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Friday, December 17, 2010

International Criminal Court ICC Has Indicted 17 Africans

Nairobi — The International Criminal Court indicts people on account of genocide, crimes against humanity and war crimes pursuant to the Rome Statute.

One stands indicted when a Pre-Trial chamber issues either an arrest warrant or summons after the special court establishes that "there are reasonable grounds to believe that the person has committed a crime within the jurisdiction of the Court".

Summons are issued if the chamber is satisfied that a suspect will appear voluntarily while an arrest warrant is issued where it appears necessary "to ensure the person's appearance for trial".

The ICC has so far indicted 17 Africans on crimes committed in Uganda (5), Darfur (6), DR Congo (5) and one from the Central Africa Republic.

The following are some of the most famous people so far indicted.
Omar Hassan Ahmad al Bashir - The president of Sudan is the highest ranking indictee of the ICC in Africa. A warrant of his arrest was issued on March 4, 2009 for crimes committed by the army and allied militia in the western region of Darfur where rebels are fighting for autonomy.

Born on January 1, 1944, al Bashir was elected president in 1993 having come to power as head of the Revolutionary Command Council for National Salvation in a 1989 coup.

His warrant of arrest lists 10 counts on the basis of his individual criminal responsibility under Article 25(3)(a) of the Rome Statute as an indirect co-perpetrator.

They include:
Five counts of crimes against humanity: murder - extermination, forcible transfer, torture, and rape.


Two counts of war crimes: intentionally directing attacks against a civilian population as such or against individual civilians not taking part in hostilities -Article 8(2)(e)(i) and pillaging - Article 8(2)(e)(v).

Three counts of genocide: genocide by killing (article 6-a), genocide by causing serious bodily or mental harm (article 6-b) and genocide by deliberately inflicting on each target group conditions of life calculated to bring about the group's physical destruction (article 6-c). He is still at large.

Jean-Pierre Bemba Gombo - Bemba is a former rebel leader who became vice president of DR Congo in a unity government. He was indicted on May 23, 2008 and was arrested by Belgian authorities the following day.

Born on November 4, 1962 in Bokada, Equateur Province, Bemba is allegedly responsible, as military commander, of two counts of crimes against humanity: murder (article 7(1)(a) and rape (article 7(1)(g) of the Rome Statute.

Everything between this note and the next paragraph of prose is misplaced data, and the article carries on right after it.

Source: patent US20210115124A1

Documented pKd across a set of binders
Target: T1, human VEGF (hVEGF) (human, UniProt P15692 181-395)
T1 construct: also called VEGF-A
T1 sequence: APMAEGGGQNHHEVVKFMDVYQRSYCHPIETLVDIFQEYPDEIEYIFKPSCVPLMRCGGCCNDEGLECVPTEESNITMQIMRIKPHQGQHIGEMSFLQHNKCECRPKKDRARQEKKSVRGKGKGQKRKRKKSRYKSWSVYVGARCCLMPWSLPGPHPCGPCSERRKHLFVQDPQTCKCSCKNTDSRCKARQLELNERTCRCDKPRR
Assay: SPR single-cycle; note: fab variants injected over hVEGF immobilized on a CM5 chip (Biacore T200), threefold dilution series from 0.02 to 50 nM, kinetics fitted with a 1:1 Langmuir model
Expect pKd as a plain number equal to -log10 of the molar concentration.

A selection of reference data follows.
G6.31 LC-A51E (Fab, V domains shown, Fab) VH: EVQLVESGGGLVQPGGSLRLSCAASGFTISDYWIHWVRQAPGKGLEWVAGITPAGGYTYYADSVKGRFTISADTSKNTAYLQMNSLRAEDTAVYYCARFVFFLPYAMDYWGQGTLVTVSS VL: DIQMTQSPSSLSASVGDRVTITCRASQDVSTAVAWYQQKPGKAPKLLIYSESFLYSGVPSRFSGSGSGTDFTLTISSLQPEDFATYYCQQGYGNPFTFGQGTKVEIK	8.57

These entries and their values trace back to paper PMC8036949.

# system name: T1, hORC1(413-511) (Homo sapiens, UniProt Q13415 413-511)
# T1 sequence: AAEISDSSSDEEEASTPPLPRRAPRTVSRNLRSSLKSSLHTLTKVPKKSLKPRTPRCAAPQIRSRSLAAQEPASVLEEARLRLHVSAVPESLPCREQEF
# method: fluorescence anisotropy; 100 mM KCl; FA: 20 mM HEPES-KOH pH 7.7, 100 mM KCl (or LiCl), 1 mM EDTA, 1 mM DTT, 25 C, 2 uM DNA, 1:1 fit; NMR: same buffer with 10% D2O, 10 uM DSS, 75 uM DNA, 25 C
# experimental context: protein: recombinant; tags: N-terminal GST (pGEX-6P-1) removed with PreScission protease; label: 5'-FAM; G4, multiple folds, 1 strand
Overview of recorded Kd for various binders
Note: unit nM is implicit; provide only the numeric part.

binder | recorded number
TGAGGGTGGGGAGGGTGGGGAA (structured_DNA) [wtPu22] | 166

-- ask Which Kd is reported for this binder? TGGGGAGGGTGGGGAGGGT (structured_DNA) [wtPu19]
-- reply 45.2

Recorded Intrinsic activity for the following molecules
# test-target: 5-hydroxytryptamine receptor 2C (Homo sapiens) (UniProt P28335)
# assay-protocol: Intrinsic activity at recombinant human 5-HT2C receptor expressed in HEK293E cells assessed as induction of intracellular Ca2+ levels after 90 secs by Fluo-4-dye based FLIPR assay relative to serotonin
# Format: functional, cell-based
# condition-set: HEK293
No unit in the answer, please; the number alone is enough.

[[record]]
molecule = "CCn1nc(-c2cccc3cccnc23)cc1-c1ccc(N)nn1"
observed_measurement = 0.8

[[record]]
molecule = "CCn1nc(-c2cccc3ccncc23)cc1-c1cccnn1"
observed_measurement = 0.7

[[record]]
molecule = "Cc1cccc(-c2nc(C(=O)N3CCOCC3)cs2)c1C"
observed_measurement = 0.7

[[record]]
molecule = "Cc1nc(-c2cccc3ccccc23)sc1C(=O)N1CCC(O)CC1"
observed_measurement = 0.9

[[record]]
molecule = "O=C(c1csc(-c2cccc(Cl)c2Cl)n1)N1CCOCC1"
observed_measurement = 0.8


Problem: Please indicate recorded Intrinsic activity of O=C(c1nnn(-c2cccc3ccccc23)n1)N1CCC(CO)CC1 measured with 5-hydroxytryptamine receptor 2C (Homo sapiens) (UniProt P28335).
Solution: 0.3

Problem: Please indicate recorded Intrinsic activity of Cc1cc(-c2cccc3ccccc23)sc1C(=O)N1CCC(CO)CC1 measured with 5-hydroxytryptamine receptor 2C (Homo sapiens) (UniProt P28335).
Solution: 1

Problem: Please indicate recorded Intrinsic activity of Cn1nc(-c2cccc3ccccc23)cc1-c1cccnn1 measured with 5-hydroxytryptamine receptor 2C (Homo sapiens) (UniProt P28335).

Although his rebel soldiers were accused of crimes against humanity during the DR Congo war in the early 2000s, his indictment relates to his decision to send his fighters to join a violent power struggle in neighbouring Congo where they committed further atrocities.

Thomas Lubanga Dyilo - He is another rebel leader who was active in the DR Congo conflict beginning 2002. His trial is still ongoing.

A sealed warrant of arrest was issued against him on February 10, 2006 which was unsealed on March 17, 2006. Mr Lubanga is charged as a co-perpetrator of war crimes.

He is also accused of conscripting, enlisting and using child soldiers in his rebel army.

The court halted the proceedings against Lubanga in June 2008 but after appeals by the prosecutor, the court's Trial Chamber reinstated the proceedings.

At issue were some 200 documents his defence lawyers demanded from the prosecution. They contained evidence that might help the defence to prove Lubanga's innocence.

The prosecutor said he could not share the documents because they were obtained through confidentiality agreements and did not have consent to share them.

Lubanga's crimes are punishable under article 8(2)(b)(xxvi) and article 8(2)(e)(vii) of the Rome Statute. The DRC authorities arrested Lubanga in March 2005 and transferred him to ICC in March 2006.

Bahar Idriss Abu Garda - A sealed warrant of arrest was issued against Garda on May 7, 2009 but was unsealed ten days later, on May 17. Born in Nana, North Darfur, Garda was identified by the ICC as the chairman and general coordinator of military operations of the United Resistance Front, a Darfur rebel group.

Pre-Trial Chamber I is of the opinion that there are reasonable grounds to believe that Garda is criminally responsible as a co-sponsor or as an indirect co-sponsor for three war crimes under article 25(3)(a).



African News Desk - Current World News

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